WASHINGTON (Reuters) - Hispanic workers in the United States are killed at work at a 25 percent higher rate than other U.S. workers with many deaths coming in construction, federal health officials said on Thursday.
Hispanics disproportionately take dangerous jobs like construction. Some may hesitate to speak up about safety hazards and may accept risky tasks for fear of being fired, the U.S. Centers for Disease Control and Prevention said.
The most common causes of death were falls at construction sites and roadway incidents including crashes or being hit by a car while working on a road crew, the CDC said. Deaths from workplace falls increased about 370 percent from 1992 to 2006.
The report tracked Hispanic workplace fatalities of U.S. citizens, legal immigrants or illegal immigrants.
Immigration has become a potent political issue in the United States where about 12 million illegal immigrants live, many from Mexico, Central America and South America.
In 2006, the death rate for Hispanics was 5 per 100,000 workers, compared with 4 per 100,000 for all workers, 4 per 100,000 for non-Hispanic whites and 3.7 per 100,000 for non-Hispanic blacks, the CDC said.
Hispanics are the nation’s fastest-growing minority. There were 19.6 million Hispanic workers in the United States in 2006, 56 percent of them foreign born.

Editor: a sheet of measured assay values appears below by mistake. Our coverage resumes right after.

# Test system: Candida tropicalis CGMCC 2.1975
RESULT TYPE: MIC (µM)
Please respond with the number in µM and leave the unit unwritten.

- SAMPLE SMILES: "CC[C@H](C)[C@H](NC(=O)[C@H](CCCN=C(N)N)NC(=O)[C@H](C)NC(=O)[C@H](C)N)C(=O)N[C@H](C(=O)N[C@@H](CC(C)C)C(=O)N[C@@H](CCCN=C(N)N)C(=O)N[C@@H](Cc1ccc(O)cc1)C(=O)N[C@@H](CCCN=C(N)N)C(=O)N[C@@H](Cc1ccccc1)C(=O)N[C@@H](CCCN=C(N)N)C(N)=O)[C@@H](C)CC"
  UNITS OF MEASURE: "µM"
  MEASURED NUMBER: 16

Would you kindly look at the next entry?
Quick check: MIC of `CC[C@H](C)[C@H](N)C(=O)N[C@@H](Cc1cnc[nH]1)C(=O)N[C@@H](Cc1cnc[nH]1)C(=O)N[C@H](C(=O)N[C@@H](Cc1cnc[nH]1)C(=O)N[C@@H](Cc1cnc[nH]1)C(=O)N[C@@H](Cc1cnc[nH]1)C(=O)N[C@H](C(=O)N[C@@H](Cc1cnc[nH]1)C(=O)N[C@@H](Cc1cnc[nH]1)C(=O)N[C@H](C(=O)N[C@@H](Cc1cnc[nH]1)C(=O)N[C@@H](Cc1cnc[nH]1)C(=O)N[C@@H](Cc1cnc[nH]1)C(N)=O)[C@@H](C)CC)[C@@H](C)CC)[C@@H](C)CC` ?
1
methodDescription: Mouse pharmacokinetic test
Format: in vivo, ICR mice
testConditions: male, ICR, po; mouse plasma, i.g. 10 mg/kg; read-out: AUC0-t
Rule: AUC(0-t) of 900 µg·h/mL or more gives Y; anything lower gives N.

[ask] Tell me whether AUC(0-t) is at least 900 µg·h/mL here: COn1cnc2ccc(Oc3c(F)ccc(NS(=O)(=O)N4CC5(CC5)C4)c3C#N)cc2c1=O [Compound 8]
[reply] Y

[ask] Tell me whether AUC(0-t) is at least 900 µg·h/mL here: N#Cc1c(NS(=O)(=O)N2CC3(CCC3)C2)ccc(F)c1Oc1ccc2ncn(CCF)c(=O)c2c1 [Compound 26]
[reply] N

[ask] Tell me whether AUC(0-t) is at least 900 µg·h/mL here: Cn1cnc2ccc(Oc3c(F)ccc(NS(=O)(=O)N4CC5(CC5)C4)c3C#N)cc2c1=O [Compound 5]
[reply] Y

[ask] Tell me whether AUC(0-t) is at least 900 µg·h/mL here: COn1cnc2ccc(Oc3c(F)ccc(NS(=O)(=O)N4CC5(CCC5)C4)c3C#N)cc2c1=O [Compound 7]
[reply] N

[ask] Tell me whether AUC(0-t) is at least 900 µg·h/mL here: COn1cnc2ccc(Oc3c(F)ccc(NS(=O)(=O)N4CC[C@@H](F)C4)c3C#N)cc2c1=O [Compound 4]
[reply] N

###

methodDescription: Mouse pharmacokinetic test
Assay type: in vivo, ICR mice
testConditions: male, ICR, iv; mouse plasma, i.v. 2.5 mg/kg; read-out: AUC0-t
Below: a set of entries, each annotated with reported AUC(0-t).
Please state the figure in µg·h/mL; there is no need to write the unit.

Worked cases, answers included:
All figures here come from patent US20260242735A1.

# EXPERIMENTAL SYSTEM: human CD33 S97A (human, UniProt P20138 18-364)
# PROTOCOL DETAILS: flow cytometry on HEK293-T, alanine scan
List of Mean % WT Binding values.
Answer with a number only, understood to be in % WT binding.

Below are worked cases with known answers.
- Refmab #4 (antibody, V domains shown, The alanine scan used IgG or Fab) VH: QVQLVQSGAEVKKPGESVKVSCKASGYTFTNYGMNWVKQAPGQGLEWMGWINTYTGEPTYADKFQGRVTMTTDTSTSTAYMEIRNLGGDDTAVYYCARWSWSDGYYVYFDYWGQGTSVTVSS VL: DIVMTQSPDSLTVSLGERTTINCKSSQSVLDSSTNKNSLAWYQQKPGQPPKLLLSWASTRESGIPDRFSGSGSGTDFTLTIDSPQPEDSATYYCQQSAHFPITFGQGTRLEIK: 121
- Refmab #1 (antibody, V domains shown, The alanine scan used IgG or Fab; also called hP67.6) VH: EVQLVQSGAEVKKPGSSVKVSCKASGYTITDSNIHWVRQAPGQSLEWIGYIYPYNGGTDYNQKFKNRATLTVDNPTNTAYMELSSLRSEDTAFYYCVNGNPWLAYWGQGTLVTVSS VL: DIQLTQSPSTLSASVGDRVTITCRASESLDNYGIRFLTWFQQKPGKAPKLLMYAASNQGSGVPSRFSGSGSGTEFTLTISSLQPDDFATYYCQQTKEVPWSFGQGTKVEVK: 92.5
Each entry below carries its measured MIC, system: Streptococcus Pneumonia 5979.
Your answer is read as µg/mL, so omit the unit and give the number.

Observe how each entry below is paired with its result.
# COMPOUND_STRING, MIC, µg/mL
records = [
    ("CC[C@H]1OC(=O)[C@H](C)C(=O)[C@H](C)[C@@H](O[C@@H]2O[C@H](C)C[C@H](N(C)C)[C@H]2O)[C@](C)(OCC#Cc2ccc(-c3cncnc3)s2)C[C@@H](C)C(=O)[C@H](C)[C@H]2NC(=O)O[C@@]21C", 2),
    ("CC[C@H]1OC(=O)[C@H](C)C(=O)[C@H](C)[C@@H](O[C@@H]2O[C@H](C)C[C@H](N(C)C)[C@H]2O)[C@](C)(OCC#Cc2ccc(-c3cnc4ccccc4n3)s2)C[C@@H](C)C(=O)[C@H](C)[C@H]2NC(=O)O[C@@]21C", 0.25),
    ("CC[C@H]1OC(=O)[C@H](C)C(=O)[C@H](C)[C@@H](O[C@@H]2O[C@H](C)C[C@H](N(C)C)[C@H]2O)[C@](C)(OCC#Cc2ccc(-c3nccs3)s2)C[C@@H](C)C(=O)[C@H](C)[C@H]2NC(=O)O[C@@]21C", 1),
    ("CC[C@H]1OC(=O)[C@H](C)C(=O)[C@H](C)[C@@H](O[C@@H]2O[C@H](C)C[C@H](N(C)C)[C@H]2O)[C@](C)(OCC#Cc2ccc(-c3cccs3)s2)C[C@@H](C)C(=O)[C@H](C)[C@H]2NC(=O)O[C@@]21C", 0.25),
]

They have become an increasingly important source of labor in U.S. construction.
An analysis of construction deaths found that Hispanic workers had higher rates than non-Hispanics in the same occupations such as laborers or roofers, the CDC said.
Dr. Sherry Baron of the CDC’s National Institute for Occupational Safety and Health said inadequate training and supervision of workers, often made worse by language barriers or literacy problems, were factors behind this trend.
From 1992 to 2006, 11,303 Hispanic workers -- 95 percent of them men -- died due to workplace injuries, accounting for about 13 percent of overall such deaths in the United States.
The CDC said 67 percent of Hispanics killed in job injuries were foreign born, almost three quarters from Mexico. It said the work-related injury death rate for foreign-born Hispanic workers is about 70 percent higher than U.S.-born Hispanics.
The highest job fatality rates for Hispanics were in South Carolina (22.8 per 100,000 Hispanic workers), Oklahoma, Georgia and Tennessee, the CDC said.
Editing by Alan Elsner and Maggie Fox